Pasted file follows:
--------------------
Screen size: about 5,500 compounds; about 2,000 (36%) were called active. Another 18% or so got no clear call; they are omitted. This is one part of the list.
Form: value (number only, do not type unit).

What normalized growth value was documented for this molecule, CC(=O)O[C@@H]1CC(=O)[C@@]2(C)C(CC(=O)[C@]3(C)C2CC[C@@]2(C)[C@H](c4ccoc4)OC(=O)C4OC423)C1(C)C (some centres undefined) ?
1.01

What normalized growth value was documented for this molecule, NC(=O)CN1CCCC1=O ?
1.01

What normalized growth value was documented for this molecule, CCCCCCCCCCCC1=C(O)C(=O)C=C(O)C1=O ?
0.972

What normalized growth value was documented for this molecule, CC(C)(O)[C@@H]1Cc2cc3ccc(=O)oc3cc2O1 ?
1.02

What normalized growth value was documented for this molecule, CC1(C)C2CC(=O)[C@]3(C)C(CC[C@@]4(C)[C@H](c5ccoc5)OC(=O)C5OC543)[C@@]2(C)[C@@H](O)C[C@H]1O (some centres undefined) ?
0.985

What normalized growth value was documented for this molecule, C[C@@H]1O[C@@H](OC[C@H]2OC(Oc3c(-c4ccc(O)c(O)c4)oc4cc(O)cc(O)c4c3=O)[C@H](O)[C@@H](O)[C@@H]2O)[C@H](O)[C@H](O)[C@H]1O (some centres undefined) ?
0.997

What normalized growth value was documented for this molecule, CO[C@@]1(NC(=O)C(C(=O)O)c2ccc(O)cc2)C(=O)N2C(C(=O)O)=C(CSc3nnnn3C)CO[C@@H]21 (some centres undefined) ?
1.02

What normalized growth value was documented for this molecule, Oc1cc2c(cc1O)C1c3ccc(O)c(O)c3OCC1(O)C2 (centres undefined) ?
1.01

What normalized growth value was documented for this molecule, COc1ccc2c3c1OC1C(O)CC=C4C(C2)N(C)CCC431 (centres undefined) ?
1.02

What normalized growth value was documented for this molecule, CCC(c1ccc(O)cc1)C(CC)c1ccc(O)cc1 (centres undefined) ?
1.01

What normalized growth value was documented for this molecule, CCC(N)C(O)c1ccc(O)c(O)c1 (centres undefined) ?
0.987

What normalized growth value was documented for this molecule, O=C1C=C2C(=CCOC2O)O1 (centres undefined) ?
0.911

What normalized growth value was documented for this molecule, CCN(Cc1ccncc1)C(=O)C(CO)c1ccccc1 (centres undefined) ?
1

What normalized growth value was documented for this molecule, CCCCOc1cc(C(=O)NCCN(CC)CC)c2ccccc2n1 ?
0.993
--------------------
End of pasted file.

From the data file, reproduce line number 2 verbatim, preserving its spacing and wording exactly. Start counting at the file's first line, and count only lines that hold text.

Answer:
Form: value (number only, do not type unit).